If you want to develop a product that will change the world, where do you start — with a new technology or a new insight?
This is the fundamental question of product innovation that people (well, designers at least) have been debating for decades. The technology argument, which has historically been the more persuasive, is that real transformations in any market or category come from new technologies. Witness how the internal combustion engine ushered in the age of the automobile, or the transistor and microchip gave us the digital revolution.
The competing argument, which only gained currency around the 1990s or later, is that product innovation comes from addressing an unsatisfied need, regardless of what technology you use to do it. Proponents of this theory point to many of the great innovations arising from Silicon Valley in the last two decades.
Inventions Don’t Immediately Lead To Disruption
There’s Apple, who didn’t make the first MP3 player, but whose iPod and iTunes store created an entire industry and changed how the world buys media. Facebook went from nothing to world-spanning in a decade, not by inventing social networking (remember MySpace? Friendster?), but by recognizing how to make it intersect with everything else.
Pick your favorite disruption story since 2000 and chances are it used an existing technology. Uber didn’t invent ride-sharing. Airbnb didn’t invent peer-to-peer rental. Toyota didn’t invent the hybrid car. Each of these seminal case studies in innovation saw potential in new technology that others didn’t see, even if they didn’t own that technology.
How they came to see that potential is where user-based research comes in.
Research Reveals the Potential
When you unleash a team of designers on a new problem, or present them with a new target user or young technology, their first inclination is to start digging for unrealized opportunities. At Bresslergroup, that usually means putting together a research effort, where our researchers and designers spend time in the field with target users and note any frustrations they experience with whatever already exists on the market. With these experiences in mind it becomes far easier to determine exactly how that new technology should be translated into a product.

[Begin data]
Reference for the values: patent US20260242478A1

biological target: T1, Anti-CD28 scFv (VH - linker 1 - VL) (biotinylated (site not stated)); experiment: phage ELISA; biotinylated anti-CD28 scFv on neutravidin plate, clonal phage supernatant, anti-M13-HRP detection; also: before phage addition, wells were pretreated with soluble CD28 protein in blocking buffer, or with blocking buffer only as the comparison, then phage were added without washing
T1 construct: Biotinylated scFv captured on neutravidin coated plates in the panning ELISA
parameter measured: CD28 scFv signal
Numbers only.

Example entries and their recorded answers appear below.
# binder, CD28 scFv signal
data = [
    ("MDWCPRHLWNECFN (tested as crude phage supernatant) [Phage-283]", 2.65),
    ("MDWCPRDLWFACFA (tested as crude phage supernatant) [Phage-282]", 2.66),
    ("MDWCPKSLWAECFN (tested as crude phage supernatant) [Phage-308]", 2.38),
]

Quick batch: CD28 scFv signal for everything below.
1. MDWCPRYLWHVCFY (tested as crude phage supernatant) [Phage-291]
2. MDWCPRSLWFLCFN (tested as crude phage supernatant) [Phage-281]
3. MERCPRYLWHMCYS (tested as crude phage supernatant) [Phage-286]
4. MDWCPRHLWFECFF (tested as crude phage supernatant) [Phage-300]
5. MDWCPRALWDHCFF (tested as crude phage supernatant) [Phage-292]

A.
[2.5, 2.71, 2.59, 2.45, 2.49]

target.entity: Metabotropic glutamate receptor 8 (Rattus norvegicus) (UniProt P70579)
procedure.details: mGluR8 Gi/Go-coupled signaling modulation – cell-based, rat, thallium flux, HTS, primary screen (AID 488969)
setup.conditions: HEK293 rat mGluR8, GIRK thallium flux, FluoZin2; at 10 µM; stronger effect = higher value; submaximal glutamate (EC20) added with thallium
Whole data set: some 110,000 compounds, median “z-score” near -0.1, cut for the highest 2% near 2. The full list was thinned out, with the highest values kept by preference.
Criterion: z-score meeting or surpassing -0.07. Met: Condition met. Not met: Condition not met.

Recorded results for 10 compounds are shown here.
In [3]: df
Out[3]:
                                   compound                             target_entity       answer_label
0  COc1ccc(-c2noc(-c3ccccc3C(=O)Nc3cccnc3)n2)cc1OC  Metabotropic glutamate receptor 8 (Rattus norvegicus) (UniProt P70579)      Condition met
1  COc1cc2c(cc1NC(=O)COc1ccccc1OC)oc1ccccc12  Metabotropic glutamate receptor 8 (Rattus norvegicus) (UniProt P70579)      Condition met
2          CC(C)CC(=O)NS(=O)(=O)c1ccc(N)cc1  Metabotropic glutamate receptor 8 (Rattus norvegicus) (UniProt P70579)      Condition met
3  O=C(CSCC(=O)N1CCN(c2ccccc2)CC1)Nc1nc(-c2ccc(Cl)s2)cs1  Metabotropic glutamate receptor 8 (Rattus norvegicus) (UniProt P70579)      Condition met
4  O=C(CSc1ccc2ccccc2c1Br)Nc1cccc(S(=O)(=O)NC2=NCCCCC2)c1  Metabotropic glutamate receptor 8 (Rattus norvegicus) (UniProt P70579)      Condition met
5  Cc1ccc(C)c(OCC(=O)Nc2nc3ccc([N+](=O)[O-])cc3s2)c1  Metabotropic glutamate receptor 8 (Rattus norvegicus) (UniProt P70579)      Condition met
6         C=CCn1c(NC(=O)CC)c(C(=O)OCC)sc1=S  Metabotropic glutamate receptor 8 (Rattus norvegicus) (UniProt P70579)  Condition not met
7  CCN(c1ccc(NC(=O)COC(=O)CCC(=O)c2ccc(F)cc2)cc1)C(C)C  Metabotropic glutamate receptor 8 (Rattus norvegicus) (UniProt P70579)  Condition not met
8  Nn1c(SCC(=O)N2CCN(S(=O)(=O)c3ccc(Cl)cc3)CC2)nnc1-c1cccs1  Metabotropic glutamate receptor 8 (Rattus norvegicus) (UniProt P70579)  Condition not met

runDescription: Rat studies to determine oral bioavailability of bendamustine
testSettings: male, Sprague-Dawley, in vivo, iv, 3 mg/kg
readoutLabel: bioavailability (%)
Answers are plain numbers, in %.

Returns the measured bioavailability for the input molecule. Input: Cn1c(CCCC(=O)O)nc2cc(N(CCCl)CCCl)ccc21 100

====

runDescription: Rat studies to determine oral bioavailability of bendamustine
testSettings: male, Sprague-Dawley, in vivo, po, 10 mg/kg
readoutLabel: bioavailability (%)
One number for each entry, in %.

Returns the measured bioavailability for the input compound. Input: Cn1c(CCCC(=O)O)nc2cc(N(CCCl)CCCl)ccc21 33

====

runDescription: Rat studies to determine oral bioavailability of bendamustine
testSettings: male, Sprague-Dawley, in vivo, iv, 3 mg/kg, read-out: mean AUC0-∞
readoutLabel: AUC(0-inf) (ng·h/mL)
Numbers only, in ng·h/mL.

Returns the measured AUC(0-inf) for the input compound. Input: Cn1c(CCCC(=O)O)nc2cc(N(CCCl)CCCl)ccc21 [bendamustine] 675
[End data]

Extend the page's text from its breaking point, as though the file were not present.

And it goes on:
Imagine, for example, stepping into a time machine and going back to 2002 to hang out with tech-savvy urbanites who are struggling with their MP3 players. (The iRiver, the Creative Zen, and so on were on the market at that time.) It would soon become apparent that the problem isn’t storage size or playback quality, but interface design and the process of getting songs onto the player. Similarly, looking at vacation-rental sites like VRBO and HomeAway through the eyes of a globe-trotting millennial reveals weaknesses in the browsing experience, and the need for a more streamlined booking process. These are the kinds of research-based insights that can transform industries.
In each case, there’s a technology or consumer expectation whose potential hasn’t been fully realized. For the iPod, it was the MP3 format and large capacity solid-state hard drives; for Airbnb, it was ubiquitous Web access and the newfound acceptability of online shopping.
The technology-vs-insight debate is actually a false dichotomy. (When we hosted an actual technology-vs-research debate at last year’s DesignPhiladelphia, we came to that conclusion.) Without the right insights, a new technology is just a solution without a problem, but without new technology, all the insights in the world won’t get you anything besides incremental improvement. It’s a two-legged process, and both are necessary for forward motion.